Magnetic microrobots in the body to regenerate knee cartilage

Microrobots that, once grafted into the body, can regenerate the cartilage of the knee, at least in rabbits: this is the result achieved by some researchers from various Chinese institutes and one Korean who published their study in Science Advances.

One of the most common disorders of older people is cartilage degeneration, especially in the hips and knees. The most common treatment to date is to replace the knee or hip joint with artificial devices. This is quite a serious problem considering also that the populations in the world are getting older and older and therefore problems like these, related to cartilage, are more and more widespread.

Previous research, however, had already shown that mesenchymal stem cells, those present in bone marrow and fat, can be transformed into cartilage cells in the laboratory and can also be used to repair damaged cartilage. However, the challenge has been to graft these special cells into the body and keep them in the right position to attach them to the surrounding tissue and trigger cartilage regrowth.

It seems that Chinese and Korean researchers have succeeded in just that: they created tiny hollow spheres with holes made from a polymer called PLGA or poly(lactic-co-glycolic acid). These small spheres were then sprinkled with a mixture of ferumoxytol (iron oxide) and chitosan (a sugar). The same balls were then filled with mesenchymal stem cells previously grown in the laboratory.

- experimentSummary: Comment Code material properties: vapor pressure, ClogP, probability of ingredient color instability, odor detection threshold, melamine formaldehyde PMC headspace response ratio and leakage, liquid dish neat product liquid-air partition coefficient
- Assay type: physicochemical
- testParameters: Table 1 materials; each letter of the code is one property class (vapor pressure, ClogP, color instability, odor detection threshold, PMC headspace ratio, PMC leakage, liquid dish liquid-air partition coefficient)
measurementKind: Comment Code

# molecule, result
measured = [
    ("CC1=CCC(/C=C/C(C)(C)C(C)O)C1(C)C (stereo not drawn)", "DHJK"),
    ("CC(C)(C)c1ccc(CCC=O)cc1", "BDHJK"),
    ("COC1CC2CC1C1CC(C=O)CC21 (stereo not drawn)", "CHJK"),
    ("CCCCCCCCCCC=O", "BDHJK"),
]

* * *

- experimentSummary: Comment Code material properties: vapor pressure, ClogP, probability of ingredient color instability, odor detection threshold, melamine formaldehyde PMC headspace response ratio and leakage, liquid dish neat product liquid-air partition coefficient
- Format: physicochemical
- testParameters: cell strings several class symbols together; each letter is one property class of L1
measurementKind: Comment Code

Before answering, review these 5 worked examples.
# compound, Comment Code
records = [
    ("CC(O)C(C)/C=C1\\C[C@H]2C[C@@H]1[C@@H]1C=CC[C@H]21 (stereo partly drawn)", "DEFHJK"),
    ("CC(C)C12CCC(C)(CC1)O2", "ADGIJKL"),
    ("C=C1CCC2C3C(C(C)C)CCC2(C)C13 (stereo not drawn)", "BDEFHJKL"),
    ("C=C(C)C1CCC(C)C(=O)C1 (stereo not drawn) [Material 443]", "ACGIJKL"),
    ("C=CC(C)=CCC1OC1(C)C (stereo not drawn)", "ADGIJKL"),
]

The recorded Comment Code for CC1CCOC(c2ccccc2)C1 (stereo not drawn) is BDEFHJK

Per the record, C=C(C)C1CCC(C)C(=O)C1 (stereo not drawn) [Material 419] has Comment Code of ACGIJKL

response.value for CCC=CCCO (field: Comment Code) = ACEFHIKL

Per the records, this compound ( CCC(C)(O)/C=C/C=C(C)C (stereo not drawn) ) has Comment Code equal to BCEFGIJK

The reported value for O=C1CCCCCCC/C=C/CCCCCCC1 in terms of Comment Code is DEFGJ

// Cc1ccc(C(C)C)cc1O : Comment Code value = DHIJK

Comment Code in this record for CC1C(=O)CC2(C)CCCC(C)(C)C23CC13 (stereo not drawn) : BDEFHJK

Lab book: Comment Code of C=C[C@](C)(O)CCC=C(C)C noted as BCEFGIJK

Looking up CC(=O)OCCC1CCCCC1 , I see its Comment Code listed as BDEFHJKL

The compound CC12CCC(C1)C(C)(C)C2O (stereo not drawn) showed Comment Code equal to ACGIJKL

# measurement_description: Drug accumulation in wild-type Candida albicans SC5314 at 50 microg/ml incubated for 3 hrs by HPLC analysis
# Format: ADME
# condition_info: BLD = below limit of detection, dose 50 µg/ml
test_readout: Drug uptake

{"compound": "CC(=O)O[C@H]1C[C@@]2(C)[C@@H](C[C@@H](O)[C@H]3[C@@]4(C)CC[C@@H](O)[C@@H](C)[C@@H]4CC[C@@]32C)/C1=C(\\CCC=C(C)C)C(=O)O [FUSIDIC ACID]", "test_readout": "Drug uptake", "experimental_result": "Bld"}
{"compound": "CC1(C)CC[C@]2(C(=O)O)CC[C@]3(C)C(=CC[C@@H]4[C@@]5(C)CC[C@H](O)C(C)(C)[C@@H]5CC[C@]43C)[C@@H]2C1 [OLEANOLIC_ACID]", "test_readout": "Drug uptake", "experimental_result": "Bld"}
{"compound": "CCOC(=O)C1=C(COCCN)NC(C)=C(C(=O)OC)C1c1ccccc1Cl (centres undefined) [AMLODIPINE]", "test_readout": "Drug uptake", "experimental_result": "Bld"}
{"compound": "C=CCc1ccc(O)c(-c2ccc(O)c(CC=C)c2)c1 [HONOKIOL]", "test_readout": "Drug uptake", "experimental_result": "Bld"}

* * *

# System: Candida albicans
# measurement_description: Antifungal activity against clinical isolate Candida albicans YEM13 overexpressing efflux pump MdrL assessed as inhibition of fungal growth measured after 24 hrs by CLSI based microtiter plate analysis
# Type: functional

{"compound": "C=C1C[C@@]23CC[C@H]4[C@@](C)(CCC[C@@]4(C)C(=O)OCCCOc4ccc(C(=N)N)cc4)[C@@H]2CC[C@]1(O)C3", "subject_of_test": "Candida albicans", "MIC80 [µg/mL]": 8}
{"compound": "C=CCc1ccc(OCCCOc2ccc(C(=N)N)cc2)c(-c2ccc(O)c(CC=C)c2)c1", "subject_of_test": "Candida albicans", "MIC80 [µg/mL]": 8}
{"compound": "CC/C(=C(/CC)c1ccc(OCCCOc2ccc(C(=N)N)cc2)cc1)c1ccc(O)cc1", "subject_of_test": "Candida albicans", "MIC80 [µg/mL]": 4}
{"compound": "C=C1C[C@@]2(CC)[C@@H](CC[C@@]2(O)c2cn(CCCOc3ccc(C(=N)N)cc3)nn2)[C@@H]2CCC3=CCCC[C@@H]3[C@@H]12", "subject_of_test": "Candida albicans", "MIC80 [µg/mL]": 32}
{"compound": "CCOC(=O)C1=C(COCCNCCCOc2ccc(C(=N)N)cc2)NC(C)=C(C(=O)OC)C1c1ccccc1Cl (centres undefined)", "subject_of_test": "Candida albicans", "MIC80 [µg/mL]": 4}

Finally, the same balls were inserted into the knees of various rabbits with damaged cartilage. Magnets from outside the body were used to hold them in place. After three weeks the researchers noticed that the cartilage of the rabbits’ knees showed signs of rejuvenation and at the same time the balls were emptying.

Now the researchers want to test animals with knees more similar to those of humans to see if such a technique can be used on people.

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